System(DVTS) using DV/RTP. The overview of the DVTS is shown in Fig.
2. The system consists of a Pentium based PC with FreeBSD as an operating
system, IEEE1394 device driver and interface, and DV/RTP stream sender
and receiver application. Both DV/RTP sender and receiver PC have an IEEE1394
interface on the PCI bus. The camcorder connected DV/RTP sender side (Shown
in the left side of Fig. 2) creates IEEE1394 encapsulated DV packet stream.
The sender application receives the DV stream via PCI IEEE1394 interface
card, encapsulates the DV packet of IEEE1394 into RTP, and transmits it
to the IP network. The receiver application obtains the IEEE1394 DV packets
by reconstructing DV data received using RTP. IEEE1394 header is attached
to the reconstructed DV/IEEE1394 packet and transferred to the DV recorder
deck via PCI IEEE1394 interface card (Shown in the right side of Fig. 2).
The DV recorder deck displays the DV data on the connected display. The
DV system we implemented has the advantage that the system can be configured
only with highly available standard PCI based PC compatibles, consumer
DV camcorder and DV VCR equipment having IEEE1394 interface.
Figure 2. System Architecture
4.1 IEEE1394 device driver for FreeBSD
In order to use consumer DV devices equipped with IEEE1394 interface,
we designed and implemented an IEEE1394 device driver on FreeBSD 3.3.
IEEE1394 high speed serial bus system is designed for a packet based shared
media computer bus system. The network bandwidth is logically specified
from 100Mbps to 3.2Gbps. The goal of IEEE1394 is to integrate and observe
various interface and cable specification into only single bus (cable)
system, i.e. storage device interface instead of SCSI and IDE, peripheral
of parallel and serial, network of ethernet, processor interconnect of
VME and also RCA cable of audio and visual equipment. Heterogeneous speed
devices can be connected within a single IEEE1394 physical network, which
enables devices are made at the appropriate cost.
Three types of transmission mode is provided by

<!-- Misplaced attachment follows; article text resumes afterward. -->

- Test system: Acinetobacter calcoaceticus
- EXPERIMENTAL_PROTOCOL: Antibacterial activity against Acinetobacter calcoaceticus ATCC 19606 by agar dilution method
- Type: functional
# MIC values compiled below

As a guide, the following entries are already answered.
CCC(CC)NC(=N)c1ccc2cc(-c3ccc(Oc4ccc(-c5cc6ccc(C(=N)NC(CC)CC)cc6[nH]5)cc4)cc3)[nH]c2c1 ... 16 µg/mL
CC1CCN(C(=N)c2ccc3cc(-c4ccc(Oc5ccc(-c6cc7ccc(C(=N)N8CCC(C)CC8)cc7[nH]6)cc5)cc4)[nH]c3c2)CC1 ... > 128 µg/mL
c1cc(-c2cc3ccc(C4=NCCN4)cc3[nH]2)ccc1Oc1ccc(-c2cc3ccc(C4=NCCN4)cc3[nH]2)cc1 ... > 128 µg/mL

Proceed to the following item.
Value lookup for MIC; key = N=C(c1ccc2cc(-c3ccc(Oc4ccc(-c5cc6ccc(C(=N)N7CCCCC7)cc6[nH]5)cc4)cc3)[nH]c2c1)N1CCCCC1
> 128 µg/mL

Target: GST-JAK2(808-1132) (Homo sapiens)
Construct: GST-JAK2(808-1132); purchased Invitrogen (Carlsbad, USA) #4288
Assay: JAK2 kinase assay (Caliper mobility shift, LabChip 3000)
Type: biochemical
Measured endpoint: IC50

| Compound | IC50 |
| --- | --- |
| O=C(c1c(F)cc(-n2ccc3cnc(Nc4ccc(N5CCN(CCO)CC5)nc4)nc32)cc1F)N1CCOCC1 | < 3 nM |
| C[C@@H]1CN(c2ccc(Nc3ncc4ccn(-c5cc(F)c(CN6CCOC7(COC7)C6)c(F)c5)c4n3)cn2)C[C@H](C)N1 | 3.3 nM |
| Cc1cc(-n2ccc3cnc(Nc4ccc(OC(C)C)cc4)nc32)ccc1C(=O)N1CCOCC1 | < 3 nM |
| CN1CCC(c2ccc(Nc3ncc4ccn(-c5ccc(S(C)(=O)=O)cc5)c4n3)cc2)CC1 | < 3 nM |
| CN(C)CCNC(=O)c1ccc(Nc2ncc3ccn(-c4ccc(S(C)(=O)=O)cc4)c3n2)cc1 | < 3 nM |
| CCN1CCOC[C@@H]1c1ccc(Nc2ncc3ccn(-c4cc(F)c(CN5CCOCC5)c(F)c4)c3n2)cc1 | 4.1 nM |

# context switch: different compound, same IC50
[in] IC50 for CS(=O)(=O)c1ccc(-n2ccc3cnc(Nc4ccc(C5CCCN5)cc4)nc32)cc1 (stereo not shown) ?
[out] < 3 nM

IEEE1394; 1)isochronous stream mode for QoS which provides especially strict
packet jitter and guaranteed bandwidth without reliable communication,
2) asynchronous stream for best effort without reliability, and 3)asynchronous
request for the reliable communication.
Figure 3. Isochronous packet timing on IEEE1394
Data timing in IEEE1394 is shown in Fig 3. Every packet transmission
action is brought with 8 kHz time slice whose value corresponds to the
fairness unit in the IEEE1394 system. The 8kHz time slice unit is also
divided into 6144 time slot for bandwidth management. Isochronous stream
transmission would be done by taking the number of time slot the sender
requires first, sending a packet whose size is smaller than the time slot
at every 8kHz fairness unit. Therefore, the packet jitter of the isochronous
stream mode is suppressed in the order of 8kHz (125 micro second), and
the condition might be enough for any jitter sensitive high quality packet
video system. It is not easy for the legacy packet based shared network
system to satisfy such conditions. However, every IEEE1394 LSI chip already
supports the isochronous stream mode on its hardware level, and the cost
of a chip is less than $20. Consumer DV adopts IEEE1394 as its digital
interface standard, although the isochronous stream mode does not ensure
When sending DV stream on IEEE1394, the 80 bytes
DIF blocks are aggregated to appropriate size, e.g. an IEEE1394 packet
of consumer SD DV stream consists of 6 DIF blocks. 8 bytes common isochronous
information (CIP) header is prepended to aggregated DV packet. The CIP
4.2 Network utilization and frame discard
Full DV stream consumes over 30Mbps when using standard NTSC quality video
as 525 lines and 29.97 picture frames per second. When utilization of bandwidth
is increased in commodity networks, resulting in bandwidth for sending
full rate of DV streams is unavailable. If there is less bandwidth available
for the infrastructure itself, DVTS needs to adjust its bandwidth usage.
In many cases, a full rate transmission is not required, and reduced
frame rate video is acceptable. In contrast, audio data does not use as
much bandwidth as the picture data. However, it requires the stable and
continuous transmission. Therefore, discarding picture frames and preserving
audio frames enables effective compression of DV streams without critical
communication failures. We established compression of DV stream by discarding
picture frames. The quality of the DV/RTP image of half rate picture frames
(15frames per second in 525-60) is close to the quality used in common
animation (12 frames per second), and acceptable for communication. This
compression does not increase any cost of the system. We did not implement